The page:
May 30, 2008­–WASHINGTON, D.C.– Congress has set aside June 1-7 as the first annual National CPR/AED Awareness Week to spotlight how lives can be saved if more Americans know CPR and how to use an AED. In the declaration, Congress is asking states and municipalities to make AEDs more publicly accessible.

During this week, CPR-AED training organizations across the country will conduct CPR/AED classes and demonstrations, host events, and provide educational information on the importance of CPR and AED training.

Sudden cardiac arrest (SCA) claims the lives of more than 166,000 people in this country every year. Ninety-four percent of people who suffer SCA die before reaching a hospital. If ordinary people act immediately with cardiopulmonary resuscitation (CPR) and use an automated external defibrillator (AED), instead of just waiting for help to arrive, many thousands of lives can be saved every year.

Americans Lack Confidence in Lifesaving Skills for Common Cardiac Emergency

May 28, 2008–DALLAS, May 28–Most Americans don’t believe they could perform cardiopulmonary resuscitation (CPR) and use an automated external defibrillator (AED) to help save a life in a cardiac emergency, according to a recent American Heart Association survey. View full survey results here - View fact sheet here. In an online survey of more than 1,100 adults, 89 percent said they were willing and able to do something to help if they witnessed a medical emergency. Yet only 21 percent were confident they could perform CPR, and only 15 percent believed they could use an AED in an emergency. More than half of those surveyed didn’t recognize an AED in a typical setting.

OHSU Begins Community Study on Victims of Cardiac Arrest

May 19, 2008 ­– Portland OR –

Study will be conducted by paramedics at the scene of a person's collapse

Back from the Dead: What We Can Learn From Survivors of Sudden Cardiac Arrest

First Year Data from the SCA Survivor Registry,™ An Initiative of the Sudden Cardiac Arrest Foundation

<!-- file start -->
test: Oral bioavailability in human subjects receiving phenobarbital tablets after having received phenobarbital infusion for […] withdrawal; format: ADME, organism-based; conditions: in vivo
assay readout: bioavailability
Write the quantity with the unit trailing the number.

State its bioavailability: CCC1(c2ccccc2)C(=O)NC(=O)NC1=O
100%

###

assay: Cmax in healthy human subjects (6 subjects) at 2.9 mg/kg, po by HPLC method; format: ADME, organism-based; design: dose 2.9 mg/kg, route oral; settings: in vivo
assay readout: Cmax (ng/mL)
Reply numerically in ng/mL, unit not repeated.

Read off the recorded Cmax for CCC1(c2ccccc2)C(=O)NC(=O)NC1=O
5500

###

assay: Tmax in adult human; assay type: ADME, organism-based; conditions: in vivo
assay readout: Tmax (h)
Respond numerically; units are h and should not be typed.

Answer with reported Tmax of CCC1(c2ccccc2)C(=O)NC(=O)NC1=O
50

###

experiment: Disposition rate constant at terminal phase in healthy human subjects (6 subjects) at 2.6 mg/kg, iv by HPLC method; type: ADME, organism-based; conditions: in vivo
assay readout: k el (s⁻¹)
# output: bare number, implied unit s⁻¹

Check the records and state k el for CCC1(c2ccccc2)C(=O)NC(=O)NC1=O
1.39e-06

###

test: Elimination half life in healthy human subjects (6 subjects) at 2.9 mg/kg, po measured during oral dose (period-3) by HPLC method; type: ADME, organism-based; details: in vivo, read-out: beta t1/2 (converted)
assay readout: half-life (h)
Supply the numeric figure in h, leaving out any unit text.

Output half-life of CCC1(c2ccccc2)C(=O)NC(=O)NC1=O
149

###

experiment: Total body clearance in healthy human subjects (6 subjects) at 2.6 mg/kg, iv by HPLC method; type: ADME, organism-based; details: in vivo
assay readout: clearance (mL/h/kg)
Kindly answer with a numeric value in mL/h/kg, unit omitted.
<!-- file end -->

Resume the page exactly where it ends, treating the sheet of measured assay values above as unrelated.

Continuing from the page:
May 15, 2008 – PITTSBURGH – One year ago, the Sudden Cardiac Arrest Foundation launched the SCA Survivor Registry™, the nation’s first online registry for people who suffered sudden cardiac arrest (SCA)—and lived to tell about it. Information submitted by 171 registrants offers a glimpse into the small community of rare individuals who beat the odds and survived this national killer.

A review of information about survivors in the registry, released at Heart Rhythm 2008 in San Francisco, shows:

Survivor and Spouse Crusade to Save More Lives in Iowa

May 13, 2008 – HUMESTON, IA ­– Students, staff, and visitors at any school building in Wayne County, Iowa, are now a little more protected from the number-one killer of Americans--sudden cardiac arrest (SCA)---and soon all the citizens of Wayne County in rural south central Iowa will be a little safer.

After Butch Gibbs of Humeston suffered SCA in his home on April 2, 2004, and was saved by his wife, Susie’s immediate start of CPR and the quick arrival of the Humeston First Responders with their automated external defibrillator (AED), the couple began promoting the use of CPR and AEDs. 

There has to be a reason I survived,” said Butch Gibbs, “and I believe that reason is to spread awareness of sudden cardiac arrest and the importance of knowing how to do CPR and how to use an AED so that others may have the same chance I did.”

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Mission & Vision

The mission of the Sudden Cardiac Arrest (SCA) Foundation is to prevent death and disability from sudden cardiac arrest. The vision of the SCA Foundation is to increase awareness about sudden cardiac arrest and influence attitudinal and behavioral changes that will reduce mortality and morbidity from SCA.